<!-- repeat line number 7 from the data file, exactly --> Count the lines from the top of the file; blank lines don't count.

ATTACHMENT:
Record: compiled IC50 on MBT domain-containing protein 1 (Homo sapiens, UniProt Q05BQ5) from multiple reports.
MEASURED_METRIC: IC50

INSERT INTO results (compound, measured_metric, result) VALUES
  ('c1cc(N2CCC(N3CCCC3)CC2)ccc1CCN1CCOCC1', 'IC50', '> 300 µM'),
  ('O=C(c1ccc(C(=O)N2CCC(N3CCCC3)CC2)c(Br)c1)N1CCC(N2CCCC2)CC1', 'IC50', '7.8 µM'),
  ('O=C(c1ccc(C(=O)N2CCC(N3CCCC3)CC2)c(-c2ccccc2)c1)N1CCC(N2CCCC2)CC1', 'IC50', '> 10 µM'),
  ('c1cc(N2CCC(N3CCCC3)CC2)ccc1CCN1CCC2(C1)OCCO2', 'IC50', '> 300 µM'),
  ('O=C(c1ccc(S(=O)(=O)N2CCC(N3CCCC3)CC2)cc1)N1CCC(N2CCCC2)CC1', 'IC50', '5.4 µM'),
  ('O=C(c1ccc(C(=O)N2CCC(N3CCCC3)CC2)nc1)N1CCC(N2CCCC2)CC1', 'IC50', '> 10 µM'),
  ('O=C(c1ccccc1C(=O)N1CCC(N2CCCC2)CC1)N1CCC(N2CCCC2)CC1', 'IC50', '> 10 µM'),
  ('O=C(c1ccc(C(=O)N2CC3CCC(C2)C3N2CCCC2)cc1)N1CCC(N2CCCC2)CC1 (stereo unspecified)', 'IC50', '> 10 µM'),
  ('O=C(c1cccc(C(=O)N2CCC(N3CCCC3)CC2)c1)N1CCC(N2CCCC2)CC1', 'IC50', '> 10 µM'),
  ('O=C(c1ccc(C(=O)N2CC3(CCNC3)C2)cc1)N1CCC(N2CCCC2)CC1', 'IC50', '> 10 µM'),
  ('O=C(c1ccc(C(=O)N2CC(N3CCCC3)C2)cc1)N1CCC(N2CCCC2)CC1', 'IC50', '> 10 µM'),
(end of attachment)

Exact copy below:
  ('c1cc(N2CCC(N3CCCC3)CC2)ccc1CCN1CCC2(C1)OCCO2', 'IC50', '> 300 µM'),